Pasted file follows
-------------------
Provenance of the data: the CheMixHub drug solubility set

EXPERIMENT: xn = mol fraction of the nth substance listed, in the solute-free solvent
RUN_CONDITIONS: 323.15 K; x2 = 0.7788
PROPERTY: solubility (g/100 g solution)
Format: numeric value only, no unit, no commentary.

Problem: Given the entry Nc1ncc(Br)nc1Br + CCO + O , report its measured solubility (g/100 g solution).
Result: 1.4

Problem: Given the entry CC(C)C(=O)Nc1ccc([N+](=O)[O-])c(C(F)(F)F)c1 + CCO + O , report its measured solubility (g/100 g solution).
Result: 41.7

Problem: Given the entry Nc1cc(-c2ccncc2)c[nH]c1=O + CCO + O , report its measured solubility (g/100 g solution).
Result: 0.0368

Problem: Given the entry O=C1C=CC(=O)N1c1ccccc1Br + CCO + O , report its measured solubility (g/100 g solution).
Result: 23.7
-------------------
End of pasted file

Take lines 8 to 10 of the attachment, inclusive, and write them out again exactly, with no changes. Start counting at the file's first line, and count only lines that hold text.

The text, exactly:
Problem: Given the entry CC(C)C(=O)Nc1ccc([N+](=O)[O-])c(C(F)(F)F)c1 + CCO + O , report its measured solubility (g/100 g solution).
Result: 41.7

Problem: Given the entry Nc1cc(-c2ccncc2)c[nH]c1=O + CCO + O , report its measured solubility (g/100 g solution).